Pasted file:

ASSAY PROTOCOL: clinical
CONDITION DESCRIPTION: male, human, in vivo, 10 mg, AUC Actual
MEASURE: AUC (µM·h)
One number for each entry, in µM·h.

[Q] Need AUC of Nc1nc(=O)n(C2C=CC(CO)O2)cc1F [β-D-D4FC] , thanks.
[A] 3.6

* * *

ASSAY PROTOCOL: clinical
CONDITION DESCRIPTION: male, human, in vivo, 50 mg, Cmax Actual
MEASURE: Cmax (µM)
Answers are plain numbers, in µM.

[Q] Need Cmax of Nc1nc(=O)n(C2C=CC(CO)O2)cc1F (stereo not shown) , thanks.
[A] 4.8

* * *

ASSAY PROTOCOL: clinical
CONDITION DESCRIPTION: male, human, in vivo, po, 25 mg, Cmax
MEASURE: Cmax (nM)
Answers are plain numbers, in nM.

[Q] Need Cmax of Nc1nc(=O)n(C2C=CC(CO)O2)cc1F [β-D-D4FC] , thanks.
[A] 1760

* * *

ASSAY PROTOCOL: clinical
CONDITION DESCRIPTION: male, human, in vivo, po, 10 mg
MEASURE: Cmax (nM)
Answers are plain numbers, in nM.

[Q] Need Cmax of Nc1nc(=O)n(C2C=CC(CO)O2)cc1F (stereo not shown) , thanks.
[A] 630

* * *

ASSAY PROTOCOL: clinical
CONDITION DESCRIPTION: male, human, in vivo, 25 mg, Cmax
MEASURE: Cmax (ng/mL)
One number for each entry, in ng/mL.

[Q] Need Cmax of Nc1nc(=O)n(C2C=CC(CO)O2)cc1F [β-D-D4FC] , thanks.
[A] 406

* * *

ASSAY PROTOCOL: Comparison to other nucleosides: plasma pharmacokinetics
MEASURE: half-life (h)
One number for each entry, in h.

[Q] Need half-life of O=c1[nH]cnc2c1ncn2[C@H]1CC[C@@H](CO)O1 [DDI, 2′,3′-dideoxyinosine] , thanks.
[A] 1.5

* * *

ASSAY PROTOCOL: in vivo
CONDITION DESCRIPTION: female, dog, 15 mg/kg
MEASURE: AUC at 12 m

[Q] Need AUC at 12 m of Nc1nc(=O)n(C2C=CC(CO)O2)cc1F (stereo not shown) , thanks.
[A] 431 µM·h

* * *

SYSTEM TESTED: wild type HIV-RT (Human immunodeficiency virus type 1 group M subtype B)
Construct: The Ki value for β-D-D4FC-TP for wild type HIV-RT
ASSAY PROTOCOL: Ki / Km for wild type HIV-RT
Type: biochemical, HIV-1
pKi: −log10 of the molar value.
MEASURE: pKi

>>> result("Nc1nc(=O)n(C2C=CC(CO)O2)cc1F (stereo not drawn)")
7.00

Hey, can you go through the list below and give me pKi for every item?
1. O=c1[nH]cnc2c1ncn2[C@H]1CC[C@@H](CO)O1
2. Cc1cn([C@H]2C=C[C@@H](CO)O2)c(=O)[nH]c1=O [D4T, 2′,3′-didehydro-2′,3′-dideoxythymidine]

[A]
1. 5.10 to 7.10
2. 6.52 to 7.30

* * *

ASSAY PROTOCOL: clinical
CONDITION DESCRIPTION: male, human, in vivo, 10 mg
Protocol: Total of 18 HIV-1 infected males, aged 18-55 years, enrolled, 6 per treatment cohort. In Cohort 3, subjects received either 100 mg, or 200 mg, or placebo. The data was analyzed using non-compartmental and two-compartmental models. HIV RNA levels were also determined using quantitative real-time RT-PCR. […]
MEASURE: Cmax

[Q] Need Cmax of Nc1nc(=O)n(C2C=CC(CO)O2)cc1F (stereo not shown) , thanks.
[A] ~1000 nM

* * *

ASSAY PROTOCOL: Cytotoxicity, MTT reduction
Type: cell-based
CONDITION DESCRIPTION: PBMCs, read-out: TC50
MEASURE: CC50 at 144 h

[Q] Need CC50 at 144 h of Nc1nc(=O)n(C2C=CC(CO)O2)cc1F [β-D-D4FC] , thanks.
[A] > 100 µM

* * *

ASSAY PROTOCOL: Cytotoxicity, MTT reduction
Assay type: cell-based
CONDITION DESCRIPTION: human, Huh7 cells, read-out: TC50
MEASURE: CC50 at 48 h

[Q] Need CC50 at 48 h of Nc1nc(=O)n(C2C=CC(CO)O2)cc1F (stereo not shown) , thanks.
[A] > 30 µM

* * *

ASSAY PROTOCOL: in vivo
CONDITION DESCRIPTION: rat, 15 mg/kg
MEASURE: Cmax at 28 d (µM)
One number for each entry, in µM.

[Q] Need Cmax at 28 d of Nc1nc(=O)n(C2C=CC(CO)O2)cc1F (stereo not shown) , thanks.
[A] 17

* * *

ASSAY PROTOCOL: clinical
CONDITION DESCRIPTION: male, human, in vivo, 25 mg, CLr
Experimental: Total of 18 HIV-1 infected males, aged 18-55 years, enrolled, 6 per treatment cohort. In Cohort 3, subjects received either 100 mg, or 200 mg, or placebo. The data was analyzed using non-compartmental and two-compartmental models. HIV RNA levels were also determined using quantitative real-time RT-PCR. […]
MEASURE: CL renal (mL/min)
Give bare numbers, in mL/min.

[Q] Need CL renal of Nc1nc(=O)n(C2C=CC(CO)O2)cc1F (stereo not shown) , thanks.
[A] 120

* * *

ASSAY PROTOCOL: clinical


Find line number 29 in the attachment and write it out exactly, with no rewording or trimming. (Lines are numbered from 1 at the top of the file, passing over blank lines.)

ASSAY PROTOCOL: clinical